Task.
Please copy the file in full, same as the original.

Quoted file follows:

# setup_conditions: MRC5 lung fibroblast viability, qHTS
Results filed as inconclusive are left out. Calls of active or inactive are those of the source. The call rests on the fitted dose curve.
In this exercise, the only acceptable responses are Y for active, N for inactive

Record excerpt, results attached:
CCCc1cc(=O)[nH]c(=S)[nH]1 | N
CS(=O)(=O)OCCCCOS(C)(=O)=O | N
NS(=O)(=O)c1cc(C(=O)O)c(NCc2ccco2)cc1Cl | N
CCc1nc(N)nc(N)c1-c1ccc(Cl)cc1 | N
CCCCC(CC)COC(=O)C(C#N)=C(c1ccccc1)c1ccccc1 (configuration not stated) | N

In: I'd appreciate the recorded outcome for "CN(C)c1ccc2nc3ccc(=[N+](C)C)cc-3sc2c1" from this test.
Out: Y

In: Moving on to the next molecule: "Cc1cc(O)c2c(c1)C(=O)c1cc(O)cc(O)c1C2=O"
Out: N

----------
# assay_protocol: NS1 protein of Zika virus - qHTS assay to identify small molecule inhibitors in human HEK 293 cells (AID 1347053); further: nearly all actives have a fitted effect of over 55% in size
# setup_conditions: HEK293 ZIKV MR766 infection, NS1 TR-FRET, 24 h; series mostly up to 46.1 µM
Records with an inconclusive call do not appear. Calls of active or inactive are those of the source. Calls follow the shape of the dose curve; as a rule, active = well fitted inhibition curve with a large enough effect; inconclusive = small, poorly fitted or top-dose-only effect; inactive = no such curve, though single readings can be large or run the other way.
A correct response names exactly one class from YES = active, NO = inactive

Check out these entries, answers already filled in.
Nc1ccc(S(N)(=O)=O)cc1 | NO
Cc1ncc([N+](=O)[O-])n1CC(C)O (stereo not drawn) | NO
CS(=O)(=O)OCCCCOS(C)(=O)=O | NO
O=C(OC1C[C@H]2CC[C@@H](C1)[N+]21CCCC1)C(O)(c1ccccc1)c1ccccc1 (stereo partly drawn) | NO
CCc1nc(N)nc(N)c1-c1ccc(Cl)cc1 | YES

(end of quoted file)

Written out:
# setup_conditions: MRC5 lung fibroblast viability, qHTS
Results filed as inconclusive are left out. Calls of active or inactive are those of the source. The call rests on the fitted dose curve.
In this exercise, the only acceptable responses are Y for active, N for inactive

Record excerpt, results attached:
CCCc1cc(=O)[nH]c(=S)[nH]1 | N
CS(=O)(=O)OCCCCOS(C)(=O)=O | N
NS(=O)(=O)c1cc(C(=O)O)c(NCc2ccco2)cc1Cl | N
CCc1nc(N)nc(N)c1-c1ccc(Cl)cc1 | N
CCCCC(CC)COC(=O)C(C#N)=C(c1ccccc1)c1ccccc1 (configuration not stated) | N

In: I'd appreciate the recorded outcome for "CN(C)c1ccc2nc3ccc(=[N+](C)C)cc-3sc2c1" from this test.
Out: Y

In: Moving on to the next molecule: "Cc1cc(O)c2c(c1)C(=O)c1cc(O)cc(O)c1C2=O"
Out: N

----------
# assay_protocol: NS1 protein of Zika virus - qHTS assay to identify small molecule inhibitors in human HEK 293 cells (AID 1347053); further: nearly all actives have a fitted effect of over 55% in size
# setup_conditions: HEK293 ZIKV MR766 infection, NS1 TR-FRET, 24 h; series mostly up to 46.1 µM
Records with an inconclusive call do not appear. Calls of active or inactive are those of the source. Calls follow the shape of the dose curve; as a rule, active = well fitted inhibition curve with a large enough effect; inconclusive = small, poorly fitted or top-dose-only effect; inactive = no such curve, though single readings can be large or run the other way.
A correct response names exactly one class from YES = active, NO = inactive

Check out these entries, answers already filled in.
Nc1ccc(S(N)(=O)=O)cc1 | NO
Cc1ncc([N+](=O)[O-])n1CC(C)O (stereo not drawn) | NO
CS(=O)(=O)OCCCCOS(C)(=O)=O | NO
O=C(OC1C[C@H]2CC[C@@H](C1)[N+]21CCCC1)C(O)(c1ccccc1)c1ccccc1 (stereo partly drawn) | NO
CCc1nc(N)nc(N)c1-c1ccc(Cl)cc1 | YES